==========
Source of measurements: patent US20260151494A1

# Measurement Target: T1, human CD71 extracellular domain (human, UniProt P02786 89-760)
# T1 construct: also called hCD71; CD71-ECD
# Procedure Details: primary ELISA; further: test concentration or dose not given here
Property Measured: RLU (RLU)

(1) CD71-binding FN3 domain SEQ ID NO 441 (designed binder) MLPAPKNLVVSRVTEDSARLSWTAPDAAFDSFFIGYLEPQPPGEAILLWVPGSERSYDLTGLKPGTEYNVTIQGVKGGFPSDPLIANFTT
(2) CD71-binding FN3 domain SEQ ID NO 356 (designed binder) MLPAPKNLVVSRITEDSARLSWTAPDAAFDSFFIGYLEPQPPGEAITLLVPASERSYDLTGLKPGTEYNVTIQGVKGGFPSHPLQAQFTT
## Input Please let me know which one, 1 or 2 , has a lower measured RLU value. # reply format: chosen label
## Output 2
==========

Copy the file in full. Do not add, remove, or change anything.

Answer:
Source of measurements: patent US20260151494A1

# Measurement Target: T1, human CD71 extracellular domain (human, UniProt P02786 89-760)
# T1 construct: also called hCD71; CD71-ECD
# Procedure Details: primary ELISA; further: test concentration or dose not given here
Property Measured: RLU (RLU)

(1) CD71-binding FN3 domain SEQ ID NO 441 (designed binder) MLPAPKNLVVSRVTEDSARLSWTAPDAAFDSFFIGYLEPQPPGEAILLWVPGSERSYDLTGLKPGTEYNVTIQGVKGGFPSDPLIANFTT
(2) CD71-binding FN3 domain SEQ ID NO 356 (designed binder) MLPAPKNLVVSRITEDSARLSWTAPDAAFDSFFIGYLEPQPPGEAITLLVPASERSYDLTGLKPGTEYNVTIQGVKGGFPSHPLQAQFTT
## Input Please let me know which one, 1 or 2 , has a lower measured RLU value. # reply format: chosen label
## Output 2